These deficiencies are generally overcome by the present invention. The compositions of this invention may be used as a powder, or compressed into pellet form or dispersed in a film forming vehicle and applied as a coating. The compositions of this invention are light colored at normal or ambient temperatures and are capable of being rapidly converted to an intense color on application of heat. This heat generated color is rapidly discharged on removal of the heat source. These color cycles can be repeated many times without apparent loss of response to heat and cooling.
One objective of this invention is the production of reactive compositions which rapidly form a color when heated and return to their original color on removal of the heat source.
A second objective of this invention is to provide compositions for temperature indicators, thermal display media, safety papers, and verification or validation devices.
These objectives are accomplished by combining 3,3-bis (aminophenyl) phthalides with organic acids. The phthalides of this invention will normally form a color on direct contact with an acid. However, it has been discovered that certain types of acids will react with the phthalides to form a color only when heated, and this composition will revert to the original color upon cooling. It has also been discovered that the acids used in this invention will react in this thermal color reversal manner with only certain classes of phthalides.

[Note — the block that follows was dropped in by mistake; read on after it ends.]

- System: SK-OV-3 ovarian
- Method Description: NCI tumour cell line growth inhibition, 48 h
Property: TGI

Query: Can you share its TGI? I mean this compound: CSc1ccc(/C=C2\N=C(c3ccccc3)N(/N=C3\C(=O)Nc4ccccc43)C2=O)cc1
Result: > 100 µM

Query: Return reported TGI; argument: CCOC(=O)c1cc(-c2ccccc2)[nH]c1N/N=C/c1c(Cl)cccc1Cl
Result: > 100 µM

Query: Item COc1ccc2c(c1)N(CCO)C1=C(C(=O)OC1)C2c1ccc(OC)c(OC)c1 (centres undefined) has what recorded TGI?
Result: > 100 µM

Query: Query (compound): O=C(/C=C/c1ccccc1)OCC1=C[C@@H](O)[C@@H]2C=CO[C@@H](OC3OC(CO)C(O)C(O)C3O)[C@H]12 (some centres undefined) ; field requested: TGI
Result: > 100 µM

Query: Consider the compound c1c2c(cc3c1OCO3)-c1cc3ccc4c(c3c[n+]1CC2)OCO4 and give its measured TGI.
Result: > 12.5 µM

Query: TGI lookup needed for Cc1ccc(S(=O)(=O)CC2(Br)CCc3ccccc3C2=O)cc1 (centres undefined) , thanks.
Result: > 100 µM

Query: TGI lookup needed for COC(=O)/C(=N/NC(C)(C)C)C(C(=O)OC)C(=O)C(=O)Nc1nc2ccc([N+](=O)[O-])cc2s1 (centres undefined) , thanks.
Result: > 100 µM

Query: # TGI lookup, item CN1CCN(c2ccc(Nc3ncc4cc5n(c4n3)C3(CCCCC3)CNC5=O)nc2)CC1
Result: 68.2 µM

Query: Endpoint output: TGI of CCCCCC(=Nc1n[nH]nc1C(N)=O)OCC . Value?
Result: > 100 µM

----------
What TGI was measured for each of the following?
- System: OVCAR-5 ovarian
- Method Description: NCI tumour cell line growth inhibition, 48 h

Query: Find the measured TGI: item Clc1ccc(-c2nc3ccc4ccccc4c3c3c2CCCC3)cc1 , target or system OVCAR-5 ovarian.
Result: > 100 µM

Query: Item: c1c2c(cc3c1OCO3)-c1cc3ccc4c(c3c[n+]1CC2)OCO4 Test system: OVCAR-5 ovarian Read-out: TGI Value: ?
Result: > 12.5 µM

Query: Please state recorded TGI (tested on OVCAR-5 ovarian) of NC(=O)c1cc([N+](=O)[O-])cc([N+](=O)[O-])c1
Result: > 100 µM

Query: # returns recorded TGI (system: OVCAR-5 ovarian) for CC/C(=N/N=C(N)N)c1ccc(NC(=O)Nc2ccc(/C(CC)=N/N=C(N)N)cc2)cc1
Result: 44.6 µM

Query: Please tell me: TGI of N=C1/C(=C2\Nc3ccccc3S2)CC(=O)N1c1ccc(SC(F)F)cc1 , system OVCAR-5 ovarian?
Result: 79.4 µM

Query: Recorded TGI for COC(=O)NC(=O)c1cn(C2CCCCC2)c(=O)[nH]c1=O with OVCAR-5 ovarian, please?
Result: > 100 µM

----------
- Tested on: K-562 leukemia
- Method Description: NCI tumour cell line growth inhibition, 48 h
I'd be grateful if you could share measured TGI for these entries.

The phthalides useful in this invention are derivatives of 3,3-bis(aminophenyl)phthalide in which the amine substituent may be a primary, secondary, or tertiary amine. Additional groups may be included in the phenyl radicals and/or on the aromatic ring of the phthalide radical.
Phthalides which are useful in this invention are described by Adams, U.S. Pat. No. 2,417,897, U.S. Pat. No. 2,443,092, U.S. Pat. No. 2,474,084 and U.S. Pat. No. Re. 23,024; Green et al., U.S. Pat. No. 2,646,367, and Oda et al., U.S. Pat. No. 3,389,007. These phthalides have been described as forming colored products on contact with acidic materials. However, these phthalides react with the specific acids of this invention to give thermally reversible color systems.
Acids suitable for incorporation in the heat-sensitive compositions of the present invention are listed in Table I, and phthalides which have been found to give reversible color formation with 5-bromosalicylic acid are listed in Table II. It is expected that combinations of other homologous and nonhomologous acids and phthalides may also produce colors reversibly. Numerous other phthalides are listed in co-pending U.S. patent application Ser. Nos. 772,084 filed Feb. 25, 1977 for HEAT SENSITIVE RECORDING COMPOSITION WITH COMPLEXED PHENOLICS; and Ser. No. 774,385 filed Mar. 4, 1977 for HEAT-SENSITIVE RECORDING COMPOSITION WITH MIXED COLOR PRECURSORS.
Activators which are useful for lowering the temperature of color formation of the phthalide-acid combinations include sulfonamides such as benzene sulfonamide, p-toluene sulfonamide, and other sulfonamide homologs.